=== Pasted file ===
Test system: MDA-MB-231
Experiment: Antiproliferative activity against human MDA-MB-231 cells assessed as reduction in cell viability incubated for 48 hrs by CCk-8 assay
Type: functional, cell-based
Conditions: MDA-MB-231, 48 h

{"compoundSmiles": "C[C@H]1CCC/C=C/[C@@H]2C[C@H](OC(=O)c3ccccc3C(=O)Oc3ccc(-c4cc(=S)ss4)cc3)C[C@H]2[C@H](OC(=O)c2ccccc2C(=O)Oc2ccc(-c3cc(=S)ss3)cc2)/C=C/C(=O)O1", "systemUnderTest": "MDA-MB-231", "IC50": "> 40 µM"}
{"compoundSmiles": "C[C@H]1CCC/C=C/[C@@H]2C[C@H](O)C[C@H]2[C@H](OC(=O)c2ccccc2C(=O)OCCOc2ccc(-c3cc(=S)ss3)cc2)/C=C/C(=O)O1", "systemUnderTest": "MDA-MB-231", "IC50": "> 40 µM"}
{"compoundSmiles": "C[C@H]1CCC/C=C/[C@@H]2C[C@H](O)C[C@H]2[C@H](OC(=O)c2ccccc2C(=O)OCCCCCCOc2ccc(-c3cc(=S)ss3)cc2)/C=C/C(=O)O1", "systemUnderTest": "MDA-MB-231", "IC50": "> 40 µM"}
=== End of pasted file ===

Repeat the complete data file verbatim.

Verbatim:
Test system: MDA-MB-231
Experiment: Antiproliferative activity against human MDA-MB-231 cells assessed as reduction in cell viability incubated for 48 hrs by CCk-8 assay
Type: functional, cell-based
Conditions: MDA-MB-231, 48 h

{"compoundSmiles": "C[C@H]1CCC/C=C/[C@@H]2C[C@H](OC(=O)c3ccccc3C(=O)Oc3ccc(-c4cc(=S)ss4)cc3)C[C@H]2[C@H](OC(=O)c2ccccc2C(=O)Oc2ccc(-c3cc(=S)ss3)cc2)/C=C/C(=O)O1", "systemUnderTest": "MDA-MB-231", "IC50": "> 40 µM"}
{"compoundSmiles": "C[C@H]1CCC/C=C/[C@@H]2C[C@H](O)C[C@H]2[C@H](OC(=O)c2ccccc2C(=O)OCCOc2ccc(-c3cc(=S)ss3)cc2)/C=C/C(=O)O1", "systemUnderTest": "MDA-MB-231", "IC50": "> 40 µM"}
{"compoundSmiles": "C[C@H]1CCC/C=C/[C@@H]2C[C@H](O)C[C@H]2[C@H](OC(=O)c2ccccc2C(=O)OCCCCCCOc2ccc(-c3cc(=S)ss3)cc2)/C=C/C(=O)O1", "systemUnderTest": "MDA-MB-231", "IC50": "> 40 µM"}